Now the relatively quiet judges episode, free from Egyptian interference, makes sense when paralleled with the Hyksos rule on the Nile. Likewise, having the revival of Egypt with the New Kingdom at the same time as the Monarchy in Israel provides new meaning to the Near East.
Beyond this basic, but vitally important, scheme Courville and Hoeh have developed very different reconstructions. Having a familiarity with Dr. Hoch's work, the reviewer is unable to agree with many of Courville's interpretations. The Exodus Problem, however, contains many interesting and significant chapters, in accordance with valid chronology, on the archaeological restoration of Palestine. There are concepts presented in these volumes which do not appear in other treatises. Courville has detailed a revision of Mesopotamian, Anatolian and Grecian antiquities which deserves the attention and scrutiny of all those concerned with the literal historocity of the Bible.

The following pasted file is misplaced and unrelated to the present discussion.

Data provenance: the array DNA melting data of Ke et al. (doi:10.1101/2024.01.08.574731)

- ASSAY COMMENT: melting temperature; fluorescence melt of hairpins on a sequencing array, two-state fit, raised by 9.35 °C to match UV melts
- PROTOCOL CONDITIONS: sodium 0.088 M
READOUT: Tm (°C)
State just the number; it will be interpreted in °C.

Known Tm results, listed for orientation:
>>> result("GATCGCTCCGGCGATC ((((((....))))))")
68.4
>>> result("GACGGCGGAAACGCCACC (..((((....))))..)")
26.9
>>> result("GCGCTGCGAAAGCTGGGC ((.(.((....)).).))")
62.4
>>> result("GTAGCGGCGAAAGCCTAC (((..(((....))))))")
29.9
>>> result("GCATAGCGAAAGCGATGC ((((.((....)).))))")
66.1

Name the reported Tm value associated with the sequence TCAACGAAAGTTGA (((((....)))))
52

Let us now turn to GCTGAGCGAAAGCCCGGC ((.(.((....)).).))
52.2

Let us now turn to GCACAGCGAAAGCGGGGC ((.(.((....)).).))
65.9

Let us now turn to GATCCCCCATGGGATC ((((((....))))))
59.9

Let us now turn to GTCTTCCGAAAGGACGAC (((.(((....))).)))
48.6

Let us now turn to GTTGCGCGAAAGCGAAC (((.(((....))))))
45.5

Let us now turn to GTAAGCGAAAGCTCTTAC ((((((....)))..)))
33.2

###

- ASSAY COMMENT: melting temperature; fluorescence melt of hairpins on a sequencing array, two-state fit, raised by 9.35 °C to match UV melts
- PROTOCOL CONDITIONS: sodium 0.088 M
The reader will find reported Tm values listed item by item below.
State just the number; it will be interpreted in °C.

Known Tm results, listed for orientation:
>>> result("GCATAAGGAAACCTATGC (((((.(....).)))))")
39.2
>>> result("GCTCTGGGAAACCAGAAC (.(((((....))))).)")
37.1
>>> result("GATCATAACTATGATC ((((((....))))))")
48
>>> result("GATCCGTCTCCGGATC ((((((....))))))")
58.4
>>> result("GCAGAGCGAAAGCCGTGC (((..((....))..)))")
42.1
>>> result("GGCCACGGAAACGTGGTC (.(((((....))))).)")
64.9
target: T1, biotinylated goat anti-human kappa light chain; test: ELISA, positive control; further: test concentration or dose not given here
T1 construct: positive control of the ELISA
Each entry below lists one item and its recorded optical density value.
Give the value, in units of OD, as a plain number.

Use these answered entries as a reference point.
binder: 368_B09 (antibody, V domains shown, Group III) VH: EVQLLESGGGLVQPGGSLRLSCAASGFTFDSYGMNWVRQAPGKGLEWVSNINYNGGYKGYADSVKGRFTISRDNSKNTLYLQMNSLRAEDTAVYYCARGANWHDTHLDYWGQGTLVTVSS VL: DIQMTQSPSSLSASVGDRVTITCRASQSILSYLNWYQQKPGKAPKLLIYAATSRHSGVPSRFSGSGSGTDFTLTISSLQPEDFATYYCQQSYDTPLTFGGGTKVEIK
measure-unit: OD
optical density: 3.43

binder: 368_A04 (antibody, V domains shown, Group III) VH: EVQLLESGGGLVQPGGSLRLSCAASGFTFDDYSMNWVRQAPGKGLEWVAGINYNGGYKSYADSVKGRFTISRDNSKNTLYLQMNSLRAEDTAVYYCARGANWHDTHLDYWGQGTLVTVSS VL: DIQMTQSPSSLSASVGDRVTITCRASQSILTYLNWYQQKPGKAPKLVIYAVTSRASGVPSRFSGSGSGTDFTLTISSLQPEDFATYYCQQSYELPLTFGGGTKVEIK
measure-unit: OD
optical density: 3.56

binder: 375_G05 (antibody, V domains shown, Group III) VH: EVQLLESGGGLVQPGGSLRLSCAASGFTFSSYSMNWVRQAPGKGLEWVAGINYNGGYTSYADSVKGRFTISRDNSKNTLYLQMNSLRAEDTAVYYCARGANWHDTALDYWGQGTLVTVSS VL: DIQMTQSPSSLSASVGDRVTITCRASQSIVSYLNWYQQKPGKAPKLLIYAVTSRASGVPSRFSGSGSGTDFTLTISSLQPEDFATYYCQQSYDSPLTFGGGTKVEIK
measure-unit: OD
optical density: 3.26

Reviewed by Ronald P. Long, MA. (UCLA), Fontono, California.
A Second Review of The Exodus Problem and Its Ramifications
This work of nearly 700 pages is an extraordinary study of wide research and detailed analysis, motivated by a sincere desire to establish the accuracy of Scriptures. It is unfortunately misguided by an altogether defective historical perspective.
Courvdle taught at Pacific Union College from 1935 to 1949, and at Loma Linda University from 1949 to
1970.1 Though his major field has beenbio-chemistry and his major publication a work on poisonous marine animals, Courville has had a keen interest in archaeology and has pursued a study of biblical chronology for 15 years.